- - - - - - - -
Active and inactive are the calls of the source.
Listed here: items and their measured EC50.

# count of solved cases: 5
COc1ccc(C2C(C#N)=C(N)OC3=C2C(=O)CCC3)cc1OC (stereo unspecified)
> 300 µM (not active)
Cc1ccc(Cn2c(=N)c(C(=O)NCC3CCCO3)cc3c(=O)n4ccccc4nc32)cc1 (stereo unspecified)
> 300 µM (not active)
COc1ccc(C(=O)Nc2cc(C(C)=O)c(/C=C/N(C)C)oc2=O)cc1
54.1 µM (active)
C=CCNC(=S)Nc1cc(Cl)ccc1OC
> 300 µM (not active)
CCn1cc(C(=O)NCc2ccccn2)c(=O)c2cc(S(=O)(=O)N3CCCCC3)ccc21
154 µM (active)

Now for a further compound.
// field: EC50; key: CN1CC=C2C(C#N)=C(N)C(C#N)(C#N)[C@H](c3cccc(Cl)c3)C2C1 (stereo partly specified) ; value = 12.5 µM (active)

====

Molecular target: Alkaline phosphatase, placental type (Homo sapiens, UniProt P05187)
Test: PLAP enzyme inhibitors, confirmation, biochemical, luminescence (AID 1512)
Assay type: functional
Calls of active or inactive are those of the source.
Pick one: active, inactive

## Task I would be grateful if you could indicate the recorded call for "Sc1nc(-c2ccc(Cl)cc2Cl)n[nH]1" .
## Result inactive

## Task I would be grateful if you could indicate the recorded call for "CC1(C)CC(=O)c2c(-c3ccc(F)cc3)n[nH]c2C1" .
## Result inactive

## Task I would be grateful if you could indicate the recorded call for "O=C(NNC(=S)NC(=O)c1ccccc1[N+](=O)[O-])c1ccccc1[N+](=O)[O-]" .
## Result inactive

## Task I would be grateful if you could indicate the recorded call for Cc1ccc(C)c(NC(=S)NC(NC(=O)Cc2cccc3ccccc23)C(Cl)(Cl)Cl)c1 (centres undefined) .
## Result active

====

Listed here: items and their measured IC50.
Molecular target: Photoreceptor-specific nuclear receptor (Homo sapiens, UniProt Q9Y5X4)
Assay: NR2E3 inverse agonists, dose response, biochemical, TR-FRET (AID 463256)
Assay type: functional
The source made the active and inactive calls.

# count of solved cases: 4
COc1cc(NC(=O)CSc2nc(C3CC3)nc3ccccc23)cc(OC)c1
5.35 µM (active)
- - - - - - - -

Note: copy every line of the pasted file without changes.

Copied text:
Active and inactive are the calls of the source.
Listed here: items and their measured EC50.

# count of solved cases: 5
COc1ccc(C2C(C#N)=C(N)OC3=C2C(=O)CCC3)cc1OC (stereo unspecified)
> 300 µM (not active)
Cc1ccc(Cn2c(=N)c(C(=O)NCC3CCCO3)cc3c(=O)n4ccccc4nc32)cc1 (stereo unspecified)
> 300 µM (not active)
COc1ccc(C(=O)Nc2cc(C(C)=O)c(/C=C/N(C)C)oc2=O)cc1
54.1 µM (active)
C=CCNC(=S)Nc1cc(Cl)ccc1OC
> 300 µM (not active)
CCn1cc(C(=O)NCc2ccccn2)c(=O)c2cc(S(=O)(=O)N3CCCCC3)ccc21
154 µM (active)

Now for a further compound.
// field: EC50; key: CN1CC=C2C(C#N)=C(N)C(C#N)(C#N)[C@H](c3cccc(Cl)c3)C2C1 (stereo partly specified) ; value = 12.5 µM (active)

====

Molecular target: Alkaline phosphatase, placental type (Homo sapiens, UniProt P05187)
Test: PLAP enzyme inhibitors, confirmation, biochemical, luminescence (AID 1512)
Assay type: functional
Calls of active or inactive are those of the source.
Pick one: active, inactive

## Task I would be grateful if you could indicate the recorded call for "Sc1nc(-c2ccc(Cl)cc2Cl)n[nH]1" .
## Result inactive

## Task I would be grateful if you could indicate the recorded call for "CC1(C)CC(=O)c2c(-c3ccc(F)cc3)n[nH]c2C1" .
## Result inactive

## Task I would be grateful if you could indicate the recorded call for "O=C(NNC(=S)NC(=O)c1ccccc1[N+](=O)[O-])c1ccccc1[N+](=O)[O-]" .
## Result inactive

## Task I would be grateful if you could indicate the recorded call for Cc1ccc(C)c(NC(=S)NC(NC(=O)Cc2cccc3ccccc23)C(Cl)(Cl)Cl)c1 (centres undefined) .
## Result active

====

Listed here: items and their measured IC50.
Molecular target: Photoreceptor-specific nuclear receptor (Homo sapiens, UniProt Q9Y5X4)
Assay: NR2E3 inverse agonists, dose response, biochemical, TR-FRET (AID 463256)
Assay type: functional
The source made the active and inactive calls.

# count of solved cases: 4
COc1cc(NC(=O)CSc2nc(C3CC3)nc3ccccc23)cc(OC)c1
5.35 µM (active)